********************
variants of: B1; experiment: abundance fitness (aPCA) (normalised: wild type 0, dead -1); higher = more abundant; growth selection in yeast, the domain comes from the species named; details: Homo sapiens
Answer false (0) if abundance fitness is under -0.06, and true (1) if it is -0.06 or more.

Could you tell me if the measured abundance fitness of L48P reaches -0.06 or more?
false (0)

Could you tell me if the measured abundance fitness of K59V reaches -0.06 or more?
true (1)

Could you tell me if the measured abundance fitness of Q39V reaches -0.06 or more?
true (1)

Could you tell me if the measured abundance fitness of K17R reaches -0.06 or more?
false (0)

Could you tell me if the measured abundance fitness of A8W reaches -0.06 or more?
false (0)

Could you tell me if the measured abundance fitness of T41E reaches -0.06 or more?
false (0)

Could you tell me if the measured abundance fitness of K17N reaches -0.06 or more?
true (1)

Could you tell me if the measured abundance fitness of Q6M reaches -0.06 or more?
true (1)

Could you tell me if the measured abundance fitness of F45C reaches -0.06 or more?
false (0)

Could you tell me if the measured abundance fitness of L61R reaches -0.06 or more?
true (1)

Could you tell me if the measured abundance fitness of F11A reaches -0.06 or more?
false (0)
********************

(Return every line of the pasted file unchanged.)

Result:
variants of: B1; experiment: abundance fitness (aPCA) (normalised: wild type 0, dead -1); higher = more abundant; growth selection in yeast, the domain comes from the species named; details: Homo sapiens
Answer false (0) if abundance fitness is under -0.06, and true (1) if it is -0.06 or more.

Could you tell me if the measured abundance fitness of L48P reaches -0.06 or more?
false (0)

Could you tell me if the measured abundance fitness of K59V reaches -0.06 or more?
true (1)

Could you tell me if the measured abundance fitness of Q39V reaches -0.06 or more?
true (1)

Could you tell me if the measured abundance fitness of K17R reaches -0.06 or more?
false (0)

Could you tell me if the measured abundance fitness of A8W reaches -0.06 or more?
false (0)

Could you tell me if the measured abundance fitness of T41E reaches -0.06 or more?
false (0)

Could you tell me if the measured abundance fitness of K17N reaches -0.06 or more?
true (1)

Could you tell me if the measured abundance fitness of Q6M reaches -0.06 or more?
true (1)

Could you tell me if the measured abundance fitness of F45C reaches -0.06 or more?
false (0)

Could you tell me if the measured abundance fitness of L61R reaches -0.06 or more?
true (1)

Could you tell me if the measured abundance fitness of F11A reaches -0.06 or more?
false (0)